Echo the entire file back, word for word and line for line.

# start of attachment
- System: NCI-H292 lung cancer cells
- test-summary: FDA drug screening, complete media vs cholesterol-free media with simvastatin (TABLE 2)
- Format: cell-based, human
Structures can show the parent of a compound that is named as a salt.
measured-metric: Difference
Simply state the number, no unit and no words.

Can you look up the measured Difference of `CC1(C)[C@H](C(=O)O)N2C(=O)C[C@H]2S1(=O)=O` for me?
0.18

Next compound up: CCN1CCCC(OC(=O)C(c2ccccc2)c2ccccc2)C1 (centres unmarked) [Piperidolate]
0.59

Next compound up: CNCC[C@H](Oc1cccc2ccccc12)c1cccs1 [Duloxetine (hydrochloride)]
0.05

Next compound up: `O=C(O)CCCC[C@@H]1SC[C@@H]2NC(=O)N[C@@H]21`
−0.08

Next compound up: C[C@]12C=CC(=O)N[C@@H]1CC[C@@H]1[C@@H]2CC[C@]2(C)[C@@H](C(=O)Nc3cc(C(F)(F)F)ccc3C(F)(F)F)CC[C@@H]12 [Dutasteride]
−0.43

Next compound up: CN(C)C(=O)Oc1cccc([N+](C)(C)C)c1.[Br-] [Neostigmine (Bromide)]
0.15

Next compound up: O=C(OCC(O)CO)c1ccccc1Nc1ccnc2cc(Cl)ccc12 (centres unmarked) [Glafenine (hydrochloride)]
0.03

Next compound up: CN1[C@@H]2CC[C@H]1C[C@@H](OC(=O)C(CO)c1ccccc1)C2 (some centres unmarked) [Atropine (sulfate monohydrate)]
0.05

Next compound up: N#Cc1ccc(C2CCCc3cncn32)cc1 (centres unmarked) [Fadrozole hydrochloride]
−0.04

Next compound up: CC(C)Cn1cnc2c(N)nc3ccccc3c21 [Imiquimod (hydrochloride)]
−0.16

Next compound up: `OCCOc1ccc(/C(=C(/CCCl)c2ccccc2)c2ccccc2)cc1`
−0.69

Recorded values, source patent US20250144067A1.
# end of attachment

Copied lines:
- System: NCI-H292 lung cancer cells
- test-summary: FDA drug screening, complete media vs cholesterol-free media with simvastatin (TABLE 2)
- Format: cell-based, human
Structures can show the parent of a compound that is named as a salt.
measured-metric: Difference
Simply state the number, no unit and no words.

Can you look up the measured Difference of `CC1(C)[C@H](C(=O)O)N2C(=O)C[C@H]2S1(=O)=O` for me?
0.18

Next compound up: CCN1CCCC(OC(=O)C(c2ccccc2)c2ccccc2)C1 (centres unmarked) [Piperidolate]
0.59

Next compound up: CNCC[C@H](Oc1cccc2ccccc12)c1cccs1 [Duloxetine (hydrochloride)]
0.05

Next compound up: `O=C(O)CCCC[C@@H]1SC[C@@H]2NC(=O)N[C@@H]21`
−0.08

Next compound up: C[C@]12C=CC(=O)N[C@@H]1CC[C@@H]1[C@@H]2CC[C@]2(C)[C@@H](C(=O)Nc3cc(C(F)(F)F)ccc3C(F)(F)F)CC[C@@H]12 [Dutasteride]
−0.43

Next compound up: CN(C)C(=O)Oc1cccc([N+](C)(C)C)c1.[Br-] [Neostigmine (Bromide)]
0.15

Next compound up: O=C(OCC(O)CO)c1ccccc1Nc1ccnc2cc(Cl)ccc12 (centres unmarked) [Glafenine (hydrochloride)]
0.03

Next compound up: CN1[C@@H]2CC[C@H]1C[C@@H](OC(=O)C(CO)c1ccccc1)C2 (some centres unmarked) [Atropine (sulfate monohydrate)]
0.05

Next compound up: N#Cc1ccc(C2CCCc3cncn32)cc1 (centres unmarked) [Fadrozole hydrochloride]
−0.04

Next compound up: CC(C)Cn1cnc2c(N)nc3ccccc3c21 [Imiquimod (hydrochloride)]
−0.16

Next compound up: `OCCOc1ccc(/C(=C(/CCCl)c2ccccc2)c2ccccc2)cc1`
−0.69

Recorded values, source patent US20250144067A1.